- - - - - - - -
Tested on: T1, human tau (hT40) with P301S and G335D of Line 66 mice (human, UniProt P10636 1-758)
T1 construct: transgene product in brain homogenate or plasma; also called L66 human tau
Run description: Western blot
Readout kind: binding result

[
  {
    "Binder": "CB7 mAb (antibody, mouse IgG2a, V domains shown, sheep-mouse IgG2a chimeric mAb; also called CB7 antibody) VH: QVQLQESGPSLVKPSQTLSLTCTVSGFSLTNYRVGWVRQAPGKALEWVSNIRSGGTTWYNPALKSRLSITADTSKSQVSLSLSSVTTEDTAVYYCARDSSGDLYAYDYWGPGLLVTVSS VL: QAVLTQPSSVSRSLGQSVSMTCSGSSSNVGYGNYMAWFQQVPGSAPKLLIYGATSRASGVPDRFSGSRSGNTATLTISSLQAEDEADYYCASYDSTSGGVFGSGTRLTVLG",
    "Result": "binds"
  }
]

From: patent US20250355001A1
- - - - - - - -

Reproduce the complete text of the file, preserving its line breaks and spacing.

Tested on: T1, human tau (hT40) with P301S and G335D of Line 66 mice (human, UniProt P10636 1-758)
T1 construct: transgene product in brain homogenate or plasma; also called L66 human tau
Run description: Western blot
Readout kind: binding result

[
  {
    "Binder": "CB7 mAb (antibody, mouse IgG2a, V domains shown, sheep-mouse IgG2a chimeric mAb; also called CB7 antibody) VH: QVQLQESGPSLVKPSQTLSLTCTVSGFSLTNYRVGWVRQAPGKALEWVSNIRSGGTTWYNPALKSRLSITADTSKSQVSLSLSSVTTEDTAVYYCARDSSGDLYAYDYWGPGLLVTVSS VL: QAVLTQPSSVSRSLGQSVSMTCSGSSSNVGYGNYMAWFQQVPGSAPKLLIYGATSRASGVPDRFSGSRSGNTATLTISSLQAEDEADYYCASYDSTSGGVFGSGTRLTVLG",
    "Result": "binds"
  }
]

From: patent US20250355001A1